Born in Coventry, he is the product of a rugby-centric family environment. One brother, Kieran, plays at National League One level with the home-town club; another, James, was mad keen on the game until his body rebelled. "He dislocated his knee, he dislocated his ankle, he has a plate in his leg," said Geraghty. "He's more interested in becoming a lawyer now, and I don't blame him." Packed off to Colston's Collegiate School in Bristol, a union nursery of considerable standing, he featured in a strong side boasting Tom Varndell and Jordan Crane, both of whom are making their bones at Leicester. Unsurprisingly, Premiership talent-spotters were quick on the draw, most notably those from Bath.
"I had a meeting at the Recreation Ground with John Connolly and Michael Foley [the Australians now in charge of the Wallabies]," Geraghty recalled, "but somehow, it was the idea of joining London Irish that really attracted me. Conor O'Shea was there at the time, and I had a lot of faith in the set-up he'd put in place. Also, Mike Catt was leaving Bath for London Irish pretty much at that moment. That was a big thing for me. I always looked on Mike as a favourite player, and the prospect of learning from him excited me."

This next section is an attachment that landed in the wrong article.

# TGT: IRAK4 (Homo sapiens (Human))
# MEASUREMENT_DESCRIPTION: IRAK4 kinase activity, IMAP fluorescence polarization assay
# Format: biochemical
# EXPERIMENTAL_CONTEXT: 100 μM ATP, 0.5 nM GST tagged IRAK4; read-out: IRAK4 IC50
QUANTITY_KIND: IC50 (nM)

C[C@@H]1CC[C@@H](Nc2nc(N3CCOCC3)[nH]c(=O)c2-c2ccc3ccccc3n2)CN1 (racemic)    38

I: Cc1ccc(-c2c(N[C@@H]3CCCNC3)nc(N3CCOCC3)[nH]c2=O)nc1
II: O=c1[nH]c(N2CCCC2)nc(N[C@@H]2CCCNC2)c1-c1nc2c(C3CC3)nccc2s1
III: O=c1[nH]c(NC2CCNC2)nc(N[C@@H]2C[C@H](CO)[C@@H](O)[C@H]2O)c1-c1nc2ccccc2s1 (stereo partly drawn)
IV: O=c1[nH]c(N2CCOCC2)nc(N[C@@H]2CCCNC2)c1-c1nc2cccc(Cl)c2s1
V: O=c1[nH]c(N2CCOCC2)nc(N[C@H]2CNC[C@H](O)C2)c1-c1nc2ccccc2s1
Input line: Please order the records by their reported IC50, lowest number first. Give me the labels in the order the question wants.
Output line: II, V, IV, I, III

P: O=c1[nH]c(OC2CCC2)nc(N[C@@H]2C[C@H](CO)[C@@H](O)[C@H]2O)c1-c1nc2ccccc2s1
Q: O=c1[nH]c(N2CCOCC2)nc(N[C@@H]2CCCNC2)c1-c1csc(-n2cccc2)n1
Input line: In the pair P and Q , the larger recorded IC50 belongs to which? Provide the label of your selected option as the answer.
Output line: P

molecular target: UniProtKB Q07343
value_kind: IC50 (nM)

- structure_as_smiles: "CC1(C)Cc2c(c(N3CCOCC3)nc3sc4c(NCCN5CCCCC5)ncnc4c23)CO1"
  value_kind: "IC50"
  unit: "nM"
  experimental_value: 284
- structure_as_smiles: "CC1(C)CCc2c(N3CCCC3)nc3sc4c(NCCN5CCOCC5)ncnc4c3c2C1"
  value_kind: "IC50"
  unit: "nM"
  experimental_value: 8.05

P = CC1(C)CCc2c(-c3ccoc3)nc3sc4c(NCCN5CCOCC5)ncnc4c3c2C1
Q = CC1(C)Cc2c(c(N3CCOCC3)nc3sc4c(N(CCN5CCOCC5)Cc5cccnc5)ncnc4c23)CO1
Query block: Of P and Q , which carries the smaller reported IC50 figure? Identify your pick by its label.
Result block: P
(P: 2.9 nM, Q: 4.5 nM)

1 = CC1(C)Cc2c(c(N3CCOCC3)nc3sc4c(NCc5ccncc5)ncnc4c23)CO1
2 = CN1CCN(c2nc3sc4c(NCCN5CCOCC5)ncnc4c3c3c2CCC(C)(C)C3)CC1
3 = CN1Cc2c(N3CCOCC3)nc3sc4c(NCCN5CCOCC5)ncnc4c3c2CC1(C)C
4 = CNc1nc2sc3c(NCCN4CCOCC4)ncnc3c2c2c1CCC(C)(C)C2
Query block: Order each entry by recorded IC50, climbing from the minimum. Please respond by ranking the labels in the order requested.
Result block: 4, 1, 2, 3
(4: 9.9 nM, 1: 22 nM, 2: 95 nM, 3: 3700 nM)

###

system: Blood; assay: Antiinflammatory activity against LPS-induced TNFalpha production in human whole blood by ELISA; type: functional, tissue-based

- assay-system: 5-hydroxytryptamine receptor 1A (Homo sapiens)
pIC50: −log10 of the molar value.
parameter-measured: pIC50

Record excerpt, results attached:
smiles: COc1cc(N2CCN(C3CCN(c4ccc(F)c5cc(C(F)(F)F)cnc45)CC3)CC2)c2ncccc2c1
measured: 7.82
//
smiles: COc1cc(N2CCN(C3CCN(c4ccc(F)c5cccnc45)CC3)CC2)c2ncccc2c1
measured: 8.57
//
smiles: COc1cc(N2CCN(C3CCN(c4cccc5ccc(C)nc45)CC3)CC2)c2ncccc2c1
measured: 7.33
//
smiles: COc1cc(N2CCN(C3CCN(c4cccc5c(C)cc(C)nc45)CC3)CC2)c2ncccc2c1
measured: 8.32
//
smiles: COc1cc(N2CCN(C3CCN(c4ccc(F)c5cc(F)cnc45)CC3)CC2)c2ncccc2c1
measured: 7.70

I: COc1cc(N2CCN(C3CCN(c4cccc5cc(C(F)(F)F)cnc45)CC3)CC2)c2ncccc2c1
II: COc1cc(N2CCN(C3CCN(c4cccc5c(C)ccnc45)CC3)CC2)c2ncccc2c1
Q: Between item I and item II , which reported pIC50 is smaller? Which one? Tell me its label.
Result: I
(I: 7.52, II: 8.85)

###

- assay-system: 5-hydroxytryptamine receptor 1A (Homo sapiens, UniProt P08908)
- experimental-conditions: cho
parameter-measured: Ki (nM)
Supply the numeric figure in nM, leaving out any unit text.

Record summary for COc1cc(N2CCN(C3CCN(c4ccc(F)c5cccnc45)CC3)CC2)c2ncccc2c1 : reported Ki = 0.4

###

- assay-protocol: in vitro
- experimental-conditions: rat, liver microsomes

Any other heroes? "Jonny Wilkinson, of course. What can you say? He took outside-half play to another level with his kicking and tackling and organisational skills. For No 10s of my generation, he's ... well, you know."
When Geraghty joins the Test squad for a Six Nations training camp on Monday week, old Jonny Whatsisname will be there too. Wilkinson has not worn an England shirt since the night he dropped some goal or other in Sydney and is still a long way short of match fitness after suffering kidney damage in early November - the latest in a catalogue of injuries that might have had the Holby City scriptwriters wondering if they were over-egging the pudding. Still, his very presence will send some electricity pulsing through the training sessions. Much to Geraghty's delight, Catt will be there too.